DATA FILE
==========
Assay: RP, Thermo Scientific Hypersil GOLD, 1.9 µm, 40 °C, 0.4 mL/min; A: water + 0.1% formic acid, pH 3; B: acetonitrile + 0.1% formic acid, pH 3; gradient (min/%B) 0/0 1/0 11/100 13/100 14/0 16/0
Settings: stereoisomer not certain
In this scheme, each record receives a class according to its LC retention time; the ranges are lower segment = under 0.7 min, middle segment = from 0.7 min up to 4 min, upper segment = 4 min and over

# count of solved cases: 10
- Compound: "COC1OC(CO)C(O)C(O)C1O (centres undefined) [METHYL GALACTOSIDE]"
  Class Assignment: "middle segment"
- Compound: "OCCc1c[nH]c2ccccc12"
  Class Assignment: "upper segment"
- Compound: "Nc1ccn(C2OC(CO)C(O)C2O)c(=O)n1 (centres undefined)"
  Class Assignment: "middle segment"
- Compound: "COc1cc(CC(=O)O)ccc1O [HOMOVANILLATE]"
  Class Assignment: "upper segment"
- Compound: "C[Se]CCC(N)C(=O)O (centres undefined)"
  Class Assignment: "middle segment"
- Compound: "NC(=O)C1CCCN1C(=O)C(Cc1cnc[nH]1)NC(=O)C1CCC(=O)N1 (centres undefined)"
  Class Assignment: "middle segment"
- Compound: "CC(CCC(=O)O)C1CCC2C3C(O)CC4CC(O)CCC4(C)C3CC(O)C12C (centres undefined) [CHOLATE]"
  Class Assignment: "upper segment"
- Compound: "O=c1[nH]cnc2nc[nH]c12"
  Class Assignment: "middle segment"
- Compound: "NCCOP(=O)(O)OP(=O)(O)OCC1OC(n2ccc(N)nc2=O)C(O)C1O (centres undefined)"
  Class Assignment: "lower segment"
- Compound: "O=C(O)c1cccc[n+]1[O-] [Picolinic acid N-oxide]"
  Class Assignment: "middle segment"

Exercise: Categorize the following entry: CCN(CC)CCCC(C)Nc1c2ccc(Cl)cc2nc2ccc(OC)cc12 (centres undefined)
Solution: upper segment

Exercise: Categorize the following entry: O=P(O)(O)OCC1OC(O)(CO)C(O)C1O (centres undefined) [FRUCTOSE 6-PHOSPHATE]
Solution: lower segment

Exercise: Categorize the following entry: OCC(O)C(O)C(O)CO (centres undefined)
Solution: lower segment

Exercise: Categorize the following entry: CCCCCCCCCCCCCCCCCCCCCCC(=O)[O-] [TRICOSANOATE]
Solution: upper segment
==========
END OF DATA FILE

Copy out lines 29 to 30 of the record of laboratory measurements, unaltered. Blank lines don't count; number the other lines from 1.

Exercise: Categorize the following entry: OCC(O)C(O)C(O)CO (centres undefined)
Solution: lower segment